Testing Mobile Medical Devices: An Interview with Jonathan Kohl

[interview]

With the Food and Drug Administration gearing up to create an agreed upon set of guidelines to regulate the mobile medical device app market, software developers who take on such projects need to be aware of what it’s like to work with a government agency right by your side. For an in-depth discussion on what exactly it’s like to work on software development and testing for mobile medical devices, I contacted Jonathan Kohl, a contributor to StickyMinds, who has recently written about exploratory testing in an FDA-regulated environment. Part one of our conversation focuses on the software project he worked on in addition to what it’s like to work under FDA regulations.

Here’s an edited version of our interview conducted through email.

Jonathan Vanian: Can you tell us a bit about the device you once worked on and its related software?

Jonathan Kohl: I worked on medical visualization software for popular smartphones and tablets.

In the old days, we used to get scans printed on film. The classic example is an X-ray. If you injured yourself as a child, you probably went to see the doctor and they took an X-Ray, then put the film up on a lighted board and showed you where you broke it. Well, those days are gone; all the scans are now stored as image files on servers and sometimes the only way you can show a patient what his pathology looks like and why doctors are recommending a certain course of treatment is to book time on the actual scanning machine itself. If you're lucky, the specialist you see has a machine in their office and they can show you in a consultation just after the scan. If your medical scans are sent to an expert, you won't see them. By the time this information gets down to your family doctor or the specialist who ordered the scan, they may not have any images to show you. So this application and system that I worked on provided access and visualization so that a medical practitioner could pull out a smartphone or tablet and show you exactly what was going on during the consultation. This is a huge improvement for patient care because digital technology has caused us to lose something now that the medium has changed.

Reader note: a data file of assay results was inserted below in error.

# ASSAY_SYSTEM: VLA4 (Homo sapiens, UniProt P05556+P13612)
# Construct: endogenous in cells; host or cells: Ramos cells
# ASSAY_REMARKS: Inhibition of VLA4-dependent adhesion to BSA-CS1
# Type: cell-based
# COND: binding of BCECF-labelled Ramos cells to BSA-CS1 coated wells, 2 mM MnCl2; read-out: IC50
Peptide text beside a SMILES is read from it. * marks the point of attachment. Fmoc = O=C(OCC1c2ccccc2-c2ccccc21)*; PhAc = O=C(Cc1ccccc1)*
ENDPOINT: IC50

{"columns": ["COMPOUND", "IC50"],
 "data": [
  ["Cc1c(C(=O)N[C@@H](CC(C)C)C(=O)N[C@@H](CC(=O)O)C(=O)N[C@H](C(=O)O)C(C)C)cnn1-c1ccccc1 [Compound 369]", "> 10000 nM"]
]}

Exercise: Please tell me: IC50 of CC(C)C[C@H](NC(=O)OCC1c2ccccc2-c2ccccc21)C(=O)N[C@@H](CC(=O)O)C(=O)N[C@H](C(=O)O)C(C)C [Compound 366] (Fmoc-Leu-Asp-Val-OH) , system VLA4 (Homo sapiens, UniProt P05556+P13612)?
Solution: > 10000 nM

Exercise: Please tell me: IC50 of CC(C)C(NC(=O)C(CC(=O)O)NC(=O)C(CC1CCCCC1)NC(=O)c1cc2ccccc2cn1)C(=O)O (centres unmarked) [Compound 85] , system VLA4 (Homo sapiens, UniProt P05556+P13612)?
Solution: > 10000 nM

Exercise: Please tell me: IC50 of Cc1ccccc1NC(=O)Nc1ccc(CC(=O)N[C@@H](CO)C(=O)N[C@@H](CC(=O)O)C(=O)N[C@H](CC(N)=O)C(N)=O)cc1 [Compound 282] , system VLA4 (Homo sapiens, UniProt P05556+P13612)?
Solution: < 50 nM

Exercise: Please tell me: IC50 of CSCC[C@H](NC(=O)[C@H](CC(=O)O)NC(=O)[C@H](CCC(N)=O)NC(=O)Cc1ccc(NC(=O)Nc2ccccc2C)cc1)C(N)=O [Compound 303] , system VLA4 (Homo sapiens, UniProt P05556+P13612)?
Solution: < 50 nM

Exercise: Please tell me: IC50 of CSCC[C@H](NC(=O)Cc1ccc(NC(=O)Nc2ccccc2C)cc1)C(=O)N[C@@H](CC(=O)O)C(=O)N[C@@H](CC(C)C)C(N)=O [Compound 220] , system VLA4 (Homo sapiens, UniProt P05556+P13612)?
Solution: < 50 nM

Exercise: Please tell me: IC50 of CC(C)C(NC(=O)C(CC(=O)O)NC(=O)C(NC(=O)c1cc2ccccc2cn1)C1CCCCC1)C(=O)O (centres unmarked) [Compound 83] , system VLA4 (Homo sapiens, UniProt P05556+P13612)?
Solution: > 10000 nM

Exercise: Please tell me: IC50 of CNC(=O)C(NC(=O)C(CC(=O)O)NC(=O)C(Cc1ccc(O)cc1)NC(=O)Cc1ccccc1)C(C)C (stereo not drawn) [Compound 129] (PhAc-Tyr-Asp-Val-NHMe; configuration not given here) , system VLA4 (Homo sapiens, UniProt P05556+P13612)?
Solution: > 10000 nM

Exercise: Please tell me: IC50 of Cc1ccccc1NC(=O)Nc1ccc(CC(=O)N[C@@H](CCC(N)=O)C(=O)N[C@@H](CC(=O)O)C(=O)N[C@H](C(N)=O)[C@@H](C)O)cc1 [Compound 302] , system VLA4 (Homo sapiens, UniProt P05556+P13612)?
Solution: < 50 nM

Another use of the software was for remote diagnosis assistance. With certain pathologies or events, getting a course of action for treatment in place needs to be done as soon as possible. So if a patient has a medical emergency, gets rushed to the hospital, and a specialist or radiologist is on call, the specialist can quickly look at the scans and recommend an immediate course of treatment to start with while he or other experts rush in to help. In smaller centers, the hardware they use might be located in a larger city, so getting access to studies might require file transfer or sending images in an email. That isn't always secure and some file sizes can be quite large, so having secure, remote access to a larger system can be important.

The software does more than just show images. For example, it creates 2D or 3D rendering and allows people to zoom in and rotate images to look at them from different angles and cut sections out to get different views, among other things. It’s almost like a game—you load a medical study and start gesturing to view it in different ways.

JV: You mentioned in our email correspondence that the latest news regarding the FDA stems from last year when they finally decided to approve apps on the devices due to concerns with the devices themselves (screen resolution, size etc.). Can you elaborate on that and what some of the concerns were?

JK: I'm no expert on this topic, but the biggest concerns I recall had to do with display characteristics, which includes the size of the screens, resolution, color depth, and other characteristics. Another concern was with the security of patient data. Display characteristics is a concern because they wanted to be sure that experts could make the same diagnosis on a small screen with a lesser resolution than a larger screen with a higher resolution. There are medical-grade monitors and an entire industry of hardware that are being developed and regulated just for diagnostics. Security is also important; you don't want your name, physical attributes, patient ID, insurance number, and other personal information to be either intercepted by or accidentally sent to someone who shouldn't see it.